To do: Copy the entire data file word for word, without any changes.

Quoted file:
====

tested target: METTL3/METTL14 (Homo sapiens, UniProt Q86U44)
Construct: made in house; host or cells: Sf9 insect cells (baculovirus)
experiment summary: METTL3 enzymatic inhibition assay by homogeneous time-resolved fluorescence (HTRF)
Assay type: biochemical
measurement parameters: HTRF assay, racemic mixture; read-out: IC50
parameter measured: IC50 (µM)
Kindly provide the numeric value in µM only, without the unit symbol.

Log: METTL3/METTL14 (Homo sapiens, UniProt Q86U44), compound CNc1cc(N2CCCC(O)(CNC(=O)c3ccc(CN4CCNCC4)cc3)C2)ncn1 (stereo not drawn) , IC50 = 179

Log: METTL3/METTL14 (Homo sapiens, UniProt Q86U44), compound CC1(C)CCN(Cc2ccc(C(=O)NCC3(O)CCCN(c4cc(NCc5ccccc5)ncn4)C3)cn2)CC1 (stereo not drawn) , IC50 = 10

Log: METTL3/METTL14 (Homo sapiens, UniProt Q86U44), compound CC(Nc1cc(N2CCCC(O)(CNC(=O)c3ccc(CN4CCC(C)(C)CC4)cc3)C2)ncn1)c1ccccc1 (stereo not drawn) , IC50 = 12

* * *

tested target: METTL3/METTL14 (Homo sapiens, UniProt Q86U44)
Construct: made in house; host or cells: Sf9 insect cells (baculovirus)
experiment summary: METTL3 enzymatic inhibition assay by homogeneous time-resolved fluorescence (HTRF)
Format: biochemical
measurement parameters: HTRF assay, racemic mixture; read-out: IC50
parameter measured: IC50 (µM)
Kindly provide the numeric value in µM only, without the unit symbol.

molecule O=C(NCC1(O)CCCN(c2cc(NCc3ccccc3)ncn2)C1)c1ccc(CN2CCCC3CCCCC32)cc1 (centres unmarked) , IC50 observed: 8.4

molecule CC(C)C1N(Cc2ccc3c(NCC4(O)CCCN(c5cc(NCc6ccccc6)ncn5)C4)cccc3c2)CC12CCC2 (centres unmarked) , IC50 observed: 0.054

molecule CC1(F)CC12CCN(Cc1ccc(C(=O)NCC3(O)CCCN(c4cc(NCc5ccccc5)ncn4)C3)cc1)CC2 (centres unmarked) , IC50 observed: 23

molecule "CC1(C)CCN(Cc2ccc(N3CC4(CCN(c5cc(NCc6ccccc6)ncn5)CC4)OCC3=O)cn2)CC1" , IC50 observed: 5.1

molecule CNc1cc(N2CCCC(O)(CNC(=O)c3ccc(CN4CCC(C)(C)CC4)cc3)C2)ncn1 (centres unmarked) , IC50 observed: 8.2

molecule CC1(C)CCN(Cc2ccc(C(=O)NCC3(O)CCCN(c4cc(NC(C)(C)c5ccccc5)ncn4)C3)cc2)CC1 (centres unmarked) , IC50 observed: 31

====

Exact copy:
tested target: METTL3/METTL14 (Homo sapiens, UniProt Q86U44)
Construct: made in house; host or cells: Sf9 insect cells (baculovirus)
experiment summary: METTL3 enzymatic inhibition assay by homogeneous time-resolved fluorescence (HTRF)
Assay type: biochemical
measurement parameters: HTRF assay, racemic mixture; read-out: IC50
parameter measured: IC50 (µM)
Kindly provide the numeric value in µM only, without the unit symbol.

Log: METTL3/METTL14 (Homo sapiens, UniProt Q86U44), compound CNc1cc(N2CCCC(O)(CNC(=O)c3ccc(CN4CCNCC4)cc3)C2)ncn1 (stereo not drawn) , IC50 = 179

Log: METTL3/METTL14 (Homo sapiens, UniProt Q86U44), compound CC1(C)CCN(Cc2ccc(C(=O)NCC3(O)CCCN(c4cc(NCc5ccccc5)ncn4)C3)cn2)CC1 (stereo not drawn) , IC50 = 10

Log: METTL3/METTL14 (Homo sapiens, UniProt Q86U44), compound CC(Nc1cc(N2CCCC(O)(CNC(=O)c3ccc(CN4CCC(C)(C)CC4)cc3)C2)ncn1)c1ccccc1 (stereo not drawn) , IC50 = 12

* * *

tested target: METTL3/METTL14 (Homo sapiens, UniProt Q86U44)
Construct: made in house; host or cells: Sf9 insect cells (baculovirus)
experiment summary: METTL3 enzymatic inhibition assay by homogeneous time-resolved fluorescence (HTRF)
Format: biochemical
measurement parameters: HTRF assay, racemic mixture; read-out: IC50
parameter measured: IC50 (µM)
Kindly provide the numeric value in µM only, without the unit symbol.

molecule O=C(NCC1(O)CCCN(c2cc(NCc3ccccc3)ncn2)C1)c1ccc(CN2CCCC3CCCCC32)cc1 (centres unmarked) , IC50 observed: 8.4

molecule CC(C)C1N(Cc2ccc3c(NCC4(O)CCCN(c5cc(NCc6ccccc6)ncn5)C4)cccc3c2)CC12CCC2 (centres unmarked) , IC50 observed: 0.054

molecule CC1(F)CC12CCN(Cc1ccc(C(=O)NCC3(O)CCCN(c4cc(NCc5ccccc5)ncn4)C3)cc1)CC2 (centres unmarked) , IC50 observed: 23

molecule "CC1(C)CCN(Cc2ccc(N3CC4(CCN(c5cc(NCc6ccccc6)ncn5)CC4)OCC3=O)cn2)CC1" , IC50 observed: 5.1

molecule CNc1cc(N2CCCC(O)(CNC(=O)c3ccc(CN4CCC(C)(C)CC4)cc3)C2)ncn1 (centres unmarked) , IC50 observed: 8.2

molecule CC1(C)CCN(Cc2ccc(C(=O)NCC3(O)CCCN(c4cc(NC(C)(C)c5ccccc5)ncn4)C3)cc2)CC1 (centres unmarked) , IC50 observed: 31